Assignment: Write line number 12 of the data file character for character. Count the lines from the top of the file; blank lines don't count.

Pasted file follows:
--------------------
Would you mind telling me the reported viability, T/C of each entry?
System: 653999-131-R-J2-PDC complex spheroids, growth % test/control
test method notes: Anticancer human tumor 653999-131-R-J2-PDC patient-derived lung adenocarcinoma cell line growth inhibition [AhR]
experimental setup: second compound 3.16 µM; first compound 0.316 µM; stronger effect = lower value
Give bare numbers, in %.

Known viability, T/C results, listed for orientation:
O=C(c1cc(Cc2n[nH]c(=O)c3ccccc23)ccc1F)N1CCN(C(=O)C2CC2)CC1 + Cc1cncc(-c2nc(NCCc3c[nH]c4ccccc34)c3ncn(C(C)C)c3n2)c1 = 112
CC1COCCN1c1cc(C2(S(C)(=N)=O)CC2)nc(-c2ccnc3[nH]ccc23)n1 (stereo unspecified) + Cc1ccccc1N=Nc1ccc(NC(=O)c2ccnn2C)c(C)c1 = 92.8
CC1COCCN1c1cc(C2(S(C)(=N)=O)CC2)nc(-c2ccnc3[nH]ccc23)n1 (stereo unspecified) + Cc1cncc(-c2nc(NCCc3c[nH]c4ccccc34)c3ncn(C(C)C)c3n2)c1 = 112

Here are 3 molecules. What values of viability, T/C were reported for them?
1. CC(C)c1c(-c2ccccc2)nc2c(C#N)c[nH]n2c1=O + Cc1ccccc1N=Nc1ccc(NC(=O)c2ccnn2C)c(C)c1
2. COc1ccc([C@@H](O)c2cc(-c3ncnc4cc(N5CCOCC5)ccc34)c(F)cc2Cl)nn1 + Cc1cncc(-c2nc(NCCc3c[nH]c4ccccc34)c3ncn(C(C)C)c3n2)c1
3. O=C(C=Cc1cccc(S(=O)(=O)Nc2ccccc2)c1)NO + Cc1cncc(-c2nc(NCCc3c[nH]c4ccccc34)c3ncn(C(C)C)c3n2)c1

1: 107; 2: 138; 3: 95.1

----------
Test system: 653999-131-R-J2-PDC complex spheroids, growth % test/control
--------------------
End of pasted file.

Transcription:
2. COc1ccc([C@@H](O)c2cc(-c3ncnc4cc(N5CCOCC5)ccc34)c(F)cc2Cl)nn1 + Cc1cncc(-c2nc(NCCc3c[nH]c4ccccc34)c3ncn(C(C)C)c3n2)c1